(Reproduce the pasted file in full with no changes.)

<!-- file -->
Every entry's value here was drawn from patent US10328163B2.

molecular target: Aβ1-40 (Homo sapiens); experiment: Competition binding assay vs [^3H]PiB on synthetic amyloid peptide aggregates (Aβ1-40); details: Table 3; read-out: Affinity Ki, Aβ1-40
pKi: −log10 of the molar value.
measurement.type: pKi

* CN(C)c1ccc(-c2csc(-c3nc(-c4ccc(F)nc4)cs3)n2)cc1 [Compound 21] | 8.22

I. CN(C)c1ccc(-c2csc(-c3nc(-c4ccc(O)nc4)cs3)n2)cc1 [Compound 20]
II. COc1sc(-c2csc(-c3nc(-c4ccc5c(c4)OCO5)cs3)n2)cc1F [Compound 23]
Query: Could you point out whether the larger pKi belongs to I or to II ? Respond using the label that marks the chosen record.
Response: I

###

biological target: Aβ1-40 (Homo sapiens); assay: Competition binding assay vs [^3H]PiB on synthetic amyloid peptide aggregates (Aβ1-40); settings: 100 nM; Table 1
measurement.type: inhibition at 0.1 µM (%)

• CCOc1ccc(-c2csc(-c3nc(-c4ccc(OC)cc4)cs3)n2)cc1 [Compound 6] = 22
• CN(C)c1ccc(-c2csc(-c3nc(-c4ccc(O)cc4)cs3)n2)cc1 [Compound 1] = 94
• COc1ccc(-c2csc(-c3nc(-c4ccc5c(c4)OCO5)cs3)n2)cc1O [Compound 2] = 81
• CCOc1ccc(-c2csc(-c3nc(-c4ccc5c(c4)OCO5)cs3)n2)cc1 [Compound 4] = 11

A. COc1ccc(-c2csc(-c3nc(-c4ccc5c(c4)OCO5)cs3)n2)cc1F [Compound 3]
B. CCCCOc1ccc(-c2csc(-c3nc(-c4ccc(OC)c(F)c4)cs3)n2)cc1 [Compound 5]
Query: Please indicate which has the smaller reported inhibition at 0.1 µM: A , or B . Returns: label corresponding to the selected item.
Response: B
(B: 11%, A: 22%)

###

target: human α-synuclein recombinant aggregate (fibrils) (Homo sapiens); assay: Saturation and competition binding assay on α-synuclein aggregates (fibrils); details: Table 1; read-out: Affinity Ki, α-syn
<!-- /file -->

Every entry's value here was drawn from patent US10328163B2.

molecular target: Aβ1-40 (Homo sapiens); experiment: Competition binding assay vs [^3H]PiB on synthetic amyloid peptide aggregates (Aβ1-40); details: Table 3; read-out: Affinity Ki, Aβ1-40
pKi: −log10 of the molar value.
measurement.type: pKi

* CN(C)c1ccc(-c2csc(-c3nc(-c4ccc(F)nc4)cs3)n2)cc1 [Compound 21] | 8.22

I. CN(C)c1ccc(-c2csc(-c3nc(-c4ccc(O)nc4)cs3)n2)cc1 [Compound 20]
II. COc1sc(-c2csc(-c3nc(-c4ccc5c(c4)OCO5)cs3)n2)cc1F [Compound 23]
Query: Could you point out whether the larger pKi belongs to I or to II ? Respond using the label that marks the chosen record.
Response: I

###

biological target: Aβ1-40 (Homo sapiens); assay: Competition binding assay vs [^3H]PiB on synthetic amyloid peptide aggregates (Aβ1-40); settings: 100 nM; Table 1
measurement.type: inhibition at 0.1 µM (%)

• CCOc1ccc(-c2csc(-c3nc(-c4ccc(OC)cc4)cs3)n2)cc1 [Compound 6] = 22
• CN(C)c1ccc(-c2csc(-c3nc(-c4ccc(O)cc4)cs3)n2)cc1 [Compound 1] = 94
• COc1ccc(-c2csc(-c3nc(-c4ccc5c(c4)OCO5)cs3)n2)cc1O [Compound 2] = 81
• CCOc1ccc(-c2csc(-c3nc(-c4ccc5c(c4)OCO5)cs3)n2)cc1 [Compound 4] = 11

A. COc1ccc(-c2csc(-c3nc(-c4ccc5c(c4)OCO5)cs3)n2)cc1F [Compound 3]
B. CCCCOc1ccc(-c2csc(-c3nc(-c4ccc(OC)c(F)c4)cs3)n2)cc1 [Compound 5]
Query: Please indicate which has the smaller reported inhibition at 0.1 µM: A , or B . Returns: label corresponding to the selected item.
Response: B
(B: 11%, A: 22%)

###

target: human α-synuclein recombinant aggregate (fibrils) (Homo sapiens); assay: Saturation and competition binding assay on α-synuclein aggregates (fibrils); details: Table 1; read-out: Affinity Ki, α-syn